New Audio: Tim Carman Trio Tackles a Gorgeous Wynton Kelly Trio Tune

Drummer and composer Tim Carman is best known for his work with acclaimed Boston-based blues act GA-20, an act which also features Pat Faherty (vocals, guitar) and Matt Stubbs (guitar), who is also an acclaimed bandleader and composer in his own right.

Carman’s latest side project, Tim Carman Trio, which features Carman, Steve Fell (guitar) and Ken Clark (electric organ) can trace its origins back to 2020: While quarantining in a New Hampshire cabin, Carman spent his time revisiting records records that his first drum teach and mentor Bob Gullotti introduced him to during Carman’s formative years as an aspiring jazz drummer. 

Inspired by 60s soul jazz artists like Jimmy SmithBrother Jack McDuff and others, The Tim Carman Trio is a no-fills, B3 organ, soul jazz outfit. The trio’s Carman and Dave Brophy co-produced full-length debut, Key Lime is slated for release this year through Color Red Music.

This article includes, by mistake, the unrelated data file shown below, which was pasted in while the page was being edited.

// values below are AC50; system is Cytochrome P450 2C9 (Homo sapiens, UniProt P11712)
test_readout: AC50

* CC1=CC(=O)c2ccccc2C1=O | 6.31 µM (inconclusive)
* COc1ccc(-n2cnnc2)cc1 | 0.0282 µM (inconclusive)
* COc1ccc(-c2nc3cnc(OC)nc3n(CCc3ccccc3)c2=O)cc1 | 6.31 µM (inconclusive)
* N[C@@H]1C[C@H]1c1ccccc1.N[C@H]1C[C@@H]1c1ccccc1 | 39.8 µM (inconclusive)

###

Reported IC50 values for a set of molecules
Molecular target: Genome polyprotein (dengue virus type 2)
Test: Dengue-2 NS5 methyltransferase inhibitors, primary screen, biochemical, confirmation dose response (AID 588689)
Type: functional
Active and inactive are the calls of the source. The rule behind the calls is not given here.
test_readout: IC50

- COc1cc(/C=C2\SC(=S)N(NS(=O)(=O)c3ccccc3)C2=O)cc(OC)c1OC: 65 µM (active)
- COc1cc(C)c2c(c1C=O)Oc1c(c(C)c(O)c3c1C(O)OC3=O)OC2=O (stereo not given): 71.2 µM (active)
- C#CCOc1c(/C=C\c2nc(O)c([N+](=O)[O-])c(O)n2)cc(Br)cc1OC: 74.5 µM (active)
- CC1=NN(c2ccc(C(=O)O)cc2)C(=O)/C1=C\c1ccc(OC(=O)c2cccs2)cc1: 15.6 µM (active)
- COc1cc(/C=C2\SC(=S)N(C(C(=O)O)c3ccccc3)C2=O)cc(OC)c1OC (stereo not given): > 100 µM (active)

So far I’ve written about two previously released singles from the band’s forthcoming debut:

  • Blues for Bob,” the Carman written composition, written as a tribute to his mentor and drum teacher, is a cool and funky strut centered around Carman’s steady and efficient time-keeping and some self-assured and fiery soloing from Fell and Clark. 
  • A shuffling Art Blakey-like Latin take on the Bud Powell composition “Buster Rides Again,” centered around Clark’s muscular organ work, Fell’s bluesy guitar lines, Carman’s hi-hat-driven time-keeping and some additional percussion accents from Dave Brophy.

Key Lime‘s latest single is the trio’s take on “Not A Tear,” inspired by Wynton Kelly Trio’s take, which appeared on 1964’s It’s Alright. It’s a rarely covered, beautiful tune that makes a unique transition from slow-burning ballad to 6/8 bembe-like feel. The Tim Carman Trio take is a loose yet soulful take that displays the individual members’ musicianship and their unique simpatico — with a subtle reworking of the arrangement to accommodate organ and guitar.

Carman mentions the the composition is “fun as hell to play” and notes that the trio had a great time working it out in the studio.